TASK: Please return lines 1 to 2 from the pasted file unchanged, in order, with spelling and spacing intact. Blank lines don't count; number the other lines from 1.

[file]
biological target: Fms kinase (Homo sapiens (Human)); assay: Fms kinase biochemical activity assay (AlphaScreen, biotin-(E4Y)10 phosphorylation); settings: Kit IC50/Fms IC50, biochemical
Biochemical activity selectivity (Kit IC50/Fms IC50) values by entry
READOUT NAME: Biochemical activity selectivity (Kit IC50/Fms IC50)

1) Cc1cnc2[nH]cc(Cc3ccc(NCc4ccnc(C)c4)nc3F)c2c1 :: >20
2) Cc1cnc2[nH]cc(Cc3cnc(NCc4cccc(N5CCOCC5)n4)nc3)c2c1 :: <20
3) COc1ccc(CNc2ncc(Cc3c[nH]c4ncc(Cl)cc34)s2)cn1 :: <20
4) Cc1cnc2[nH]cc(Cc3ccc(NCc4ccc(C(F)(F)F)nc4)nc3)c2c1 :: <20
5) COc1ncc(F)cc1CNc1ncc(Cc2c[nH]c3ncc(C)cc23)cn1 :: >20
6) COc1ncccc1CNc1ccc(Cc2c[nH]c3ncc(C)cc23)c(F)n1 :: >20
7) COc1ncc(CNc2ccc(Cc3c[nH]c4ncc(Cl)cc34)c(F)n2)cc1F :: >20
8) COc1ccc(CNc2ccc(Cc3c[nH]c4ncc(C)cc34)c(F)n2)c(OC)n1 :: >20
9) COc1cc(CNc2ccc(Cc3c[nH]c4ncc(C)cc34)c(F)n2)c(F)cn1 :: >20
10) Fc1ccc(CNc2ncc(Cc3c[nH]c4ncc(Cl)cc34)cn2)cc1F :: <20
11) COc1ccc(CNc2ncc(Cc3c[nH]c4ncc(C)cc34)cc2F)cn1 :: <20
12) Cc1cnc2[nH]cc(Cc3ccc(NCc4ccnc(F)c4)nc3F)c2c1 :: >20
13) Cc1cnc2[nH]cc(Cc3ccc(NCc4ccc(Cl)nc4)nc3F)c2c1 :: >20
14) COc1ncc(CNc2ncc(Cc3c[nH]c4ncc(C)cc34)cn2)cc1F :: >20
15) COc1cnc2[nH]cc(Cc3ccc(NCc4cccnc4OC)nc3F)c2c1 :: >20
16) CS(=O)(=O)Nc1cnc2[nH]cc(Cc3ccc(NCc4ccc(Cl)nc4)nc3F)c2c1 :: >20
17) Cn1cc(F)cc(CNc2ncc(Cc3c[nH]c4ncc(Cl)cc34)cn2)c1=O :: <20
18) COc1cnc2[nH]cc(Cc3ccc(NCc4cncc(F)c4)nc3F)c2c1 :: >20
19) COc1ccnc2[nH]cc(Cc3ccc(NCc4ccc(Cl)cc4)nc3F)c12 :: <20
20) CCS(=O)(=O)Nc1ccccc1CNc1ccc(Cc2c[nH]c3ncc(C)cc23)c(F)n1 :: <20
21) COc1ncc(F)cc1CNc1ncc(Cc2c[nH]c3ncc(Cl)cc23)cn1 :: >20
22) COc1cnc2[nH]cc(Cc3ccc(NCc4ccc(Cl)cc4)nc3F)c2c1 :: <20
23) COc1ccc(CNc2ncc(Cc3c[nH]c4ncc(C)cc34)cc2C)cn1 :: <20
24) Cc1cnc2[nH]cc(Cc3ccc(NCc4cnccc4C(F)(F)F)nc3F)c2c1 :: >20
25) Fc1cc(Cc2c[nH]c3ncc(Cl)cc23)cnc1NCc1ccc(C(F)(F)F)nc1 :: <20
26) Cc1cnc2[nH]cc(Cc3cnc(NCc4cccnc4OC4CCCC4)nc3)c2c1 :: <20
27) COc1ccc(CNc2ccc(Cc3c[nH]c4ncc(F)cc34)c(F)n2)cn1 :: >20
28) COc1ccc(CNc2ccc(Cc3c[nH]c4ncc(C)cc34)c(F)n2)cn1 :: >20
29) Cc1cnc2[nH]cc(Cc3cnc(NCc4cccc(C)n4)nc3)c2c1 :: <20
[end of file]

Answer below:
biological target: Fms kinase (Homo sapiens (Human)); assay: Fms kinase biochemical activity assay (AlphaScreen, biotin-(E4Y)10 phosphorylation); settings: Kit IC50/Fms IC50, biochemical
Biochemical activity selectivity (Kit IC50/Fms IC50) values by entry